Trouble in the Middle
American-Chinese Business Relations, Culture, Conflict, and Ethics
Routledge – 2013 – 493 pages
Routledge – 2013 – 493 pages
This book will help readers better understand the ethical and cultural assumptions that both American and Chinese business cultures bring to business relationships in China. It analyzes the relationships developed between the two cultures, areas where they conflict, and how these conflicts are (or are not) resolved.
These relationships are investigated in three stages. The author:
Feldman's thorough research gets to the crux of how American and Chinese executives perceive the ethical and cultural aspects of doing business. The result is a book that will prove helpful to all those looking to expertly navigate Chinese-American business relationships.
"Feldman has written this well-researched, informative work "to investigate the ethical and cultural aspects of Chinese-American business relations." …He examines assumptions Americans bring to Chinese negotiations by scrutiny of relevant literature and empirical analyses. He also points out that the Chinese are just as victimized by their corrupt systems as are foreign business partners. Finally, Feldman compares the experiences of American and Chinese businesses in China. Because the primary research in this area is still rather scant, his data collection method was interviews. This firsthand, insider information is vital to understanding the way business is practiced in China. Summing Up: Highly recommended." - L. K Miller, Western Kentucky University in CHOICE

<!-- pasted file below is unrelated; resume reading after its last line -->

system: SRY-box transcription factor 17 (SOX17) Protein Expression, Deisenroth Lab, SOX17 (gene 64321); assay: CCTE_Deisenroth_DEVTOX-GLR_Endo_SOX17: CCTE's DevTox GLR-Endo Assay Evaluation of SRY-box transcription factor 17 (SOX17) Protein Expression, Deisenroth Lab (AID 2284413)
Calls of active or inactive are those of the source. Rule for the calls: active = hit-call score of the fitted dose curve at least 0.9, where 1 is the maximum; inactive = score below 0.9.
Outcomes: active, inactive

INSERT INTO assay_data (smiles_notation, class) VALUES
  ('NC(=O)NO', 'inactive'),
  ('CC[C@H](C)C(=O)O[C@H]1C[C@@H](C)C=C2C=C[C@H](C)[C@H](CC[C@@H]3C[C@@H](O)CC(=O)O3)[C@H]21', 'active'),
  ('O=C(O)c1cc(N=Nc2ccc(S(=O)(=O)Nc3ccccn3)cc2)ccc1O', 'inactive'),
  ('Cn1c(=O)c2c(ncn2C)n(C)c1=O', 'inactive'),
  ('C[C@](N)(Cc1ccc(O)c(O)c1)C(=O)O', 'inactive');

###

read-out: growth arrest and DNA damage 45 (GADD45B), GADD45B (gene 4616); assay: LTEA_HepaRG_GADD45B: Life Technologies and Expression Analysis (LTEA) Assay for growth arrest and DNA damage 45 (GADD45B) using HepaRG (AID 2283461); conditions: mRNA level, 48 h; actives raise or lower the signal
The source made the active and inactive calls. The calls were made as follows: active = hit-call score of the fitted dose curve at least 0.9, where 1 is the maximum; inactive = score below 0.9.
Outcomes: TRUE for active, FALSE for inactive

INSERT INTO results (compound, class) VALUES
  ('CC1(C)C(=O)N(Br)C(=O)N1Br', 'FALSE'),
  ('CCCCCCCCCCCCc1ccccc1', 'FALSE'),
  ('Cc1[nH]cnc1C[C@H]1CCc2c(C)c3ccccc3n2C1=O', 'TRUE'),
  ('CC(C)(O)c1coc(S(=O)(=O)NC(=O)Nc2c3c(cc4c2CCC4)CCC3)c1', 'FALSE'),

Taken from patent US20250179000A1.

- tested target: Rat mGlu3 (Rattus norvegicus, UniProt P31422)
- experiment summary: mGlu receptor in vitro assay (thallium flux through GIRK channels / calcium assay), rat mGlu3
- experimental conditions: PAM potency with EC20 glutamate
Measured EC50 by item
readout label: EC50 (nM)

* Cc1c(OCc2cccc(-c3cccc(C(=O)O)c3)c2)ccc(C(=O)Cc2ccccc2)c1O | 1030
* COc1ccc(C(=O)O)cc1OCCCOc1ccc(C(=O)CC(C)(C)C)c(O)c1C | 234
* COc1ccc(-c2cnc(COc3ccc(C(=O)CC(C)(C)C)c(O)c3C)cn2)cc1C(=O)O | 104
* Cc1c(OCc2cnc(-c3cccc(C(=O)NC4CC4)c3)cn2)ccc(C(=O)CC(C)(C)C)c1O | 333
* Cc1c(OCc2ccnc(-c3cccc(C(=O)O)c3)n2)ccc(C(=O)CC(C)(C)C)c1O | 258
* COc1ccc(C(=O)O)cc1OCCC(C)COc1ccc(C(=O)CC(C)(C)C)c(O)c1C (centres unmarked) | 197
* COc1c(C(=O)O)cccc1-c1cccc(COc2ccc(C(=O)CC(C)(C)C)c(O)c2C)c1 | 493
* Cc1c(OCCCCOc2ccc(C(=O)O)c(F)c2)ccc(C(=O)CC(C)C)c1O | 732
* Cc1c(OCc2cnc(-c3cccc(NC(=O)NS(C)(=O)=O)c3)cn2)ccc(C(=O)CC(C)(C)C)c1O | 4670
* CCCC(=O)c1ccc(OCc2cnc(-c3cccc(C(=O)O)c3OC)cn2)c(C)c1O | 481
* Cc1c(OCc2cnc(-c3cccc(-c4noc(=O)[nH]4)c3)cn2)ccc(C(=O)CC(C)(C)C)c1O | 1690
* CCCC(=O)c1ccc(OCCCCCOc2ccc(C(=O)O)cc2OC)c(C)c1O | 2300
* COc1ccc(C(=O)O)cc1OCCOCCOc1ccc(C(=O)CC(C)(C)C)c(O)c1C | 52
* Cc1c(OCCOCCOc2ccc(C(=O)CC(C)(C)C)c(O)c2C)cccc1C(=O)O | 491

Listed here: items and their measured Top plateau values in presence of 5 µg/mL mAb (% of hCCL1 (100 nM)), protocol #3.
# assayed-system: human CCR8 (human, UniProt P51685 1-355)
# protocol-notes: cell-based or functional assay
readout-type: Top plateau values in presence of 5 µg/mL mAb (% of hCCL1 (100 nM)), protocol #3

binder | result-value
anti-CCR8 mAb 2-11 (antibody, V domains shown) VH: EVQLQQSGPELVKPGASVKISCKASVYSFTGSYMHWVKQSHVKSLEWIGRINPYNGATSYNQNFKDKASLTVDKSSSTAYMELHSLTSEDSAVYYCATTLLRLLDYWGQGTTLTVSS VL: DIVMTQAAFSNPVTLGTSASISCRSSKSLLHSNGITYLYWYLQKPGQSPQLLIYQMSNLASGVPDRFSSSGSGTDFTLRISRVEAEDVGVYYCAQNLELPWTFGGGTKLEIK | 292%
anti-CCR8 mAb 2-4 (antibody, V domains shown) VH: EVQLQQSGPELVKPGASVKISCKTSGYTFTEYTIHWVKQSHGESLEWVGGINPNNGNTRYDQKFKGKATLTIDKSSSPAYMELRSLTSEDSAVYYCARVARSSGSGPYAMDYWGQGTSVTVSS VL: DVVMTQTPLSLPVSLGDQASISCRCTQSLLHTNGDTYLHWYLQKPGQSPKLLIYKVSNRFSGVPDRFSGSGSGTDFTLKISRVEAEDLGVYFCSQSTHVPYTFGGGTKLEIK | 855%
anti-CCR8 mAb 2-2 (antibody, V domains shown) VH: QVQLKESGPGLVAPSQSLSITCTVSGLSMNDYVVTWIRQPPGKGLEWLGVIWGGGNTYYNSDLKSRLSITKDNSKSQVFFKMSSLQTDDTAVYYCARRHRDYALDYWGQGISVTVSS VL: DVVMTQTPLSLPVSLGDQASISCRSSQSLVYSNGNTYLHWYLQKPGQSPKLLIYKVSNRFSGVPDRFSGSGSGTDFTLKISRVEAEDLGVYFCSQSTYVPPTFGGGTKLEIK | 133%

@SelectedContents: Introduction 1. Rationale for and Outline of the Book 2. Trouble in the Middle: The Ethics of Cross-Cultural Business Relations Culture and History 3. Central Control and Its Shadow: A Brief History of Chinese Culture and Institutions 4. Confused Motives and Deep Ambivalences: A Brief History of American-Chinese Cross-Cultural Relations in China Government and Corruption 5. The Turtle and the Hare: An Essay on Political and Economic Reform in China 6. Business-Government Corruption in China: Americans Suffer Only the Half of It Culture and Conflict 7. One’s, Two’s, and Three’s: The Roots of Cultural Conflict in American-Chinese Business Relations 8. Culture, Corruption, and Business in China: The Conflicting Worlds of American and Chinese Intellectual Property 9. Clear as Mud: The Ethics of Intellectual Property in China 10. Power, Property, and Culture: American-Chinese Conflicts over Intellectual Property in China Conclusion 11. Notes on the Cultural Middle Epilogue 12. Three Years Later: 2010
Steven P. Feldman is professor of business ethics at Case Western Reserve University, Cleveland, Ohio. He was Fulbright Distinguished Lecturer in business ethics at Shanghai International Studies University in Shanghai, China. His Ph.D is from the Wharton School of Business, University of Pennsylvania. He has held visiting positions at Oxford University, University of Innsbruck, and the University of Minnesota. He has lectured broadly in China on business ethics issues. His previously published books are Memory as a Moral Decision and The Culture of Monopoly Management. He has published extensively in management journals on ethical and cultural issues. Steve specializes in American-Chinese business relations, business ethics, and nonprofit management.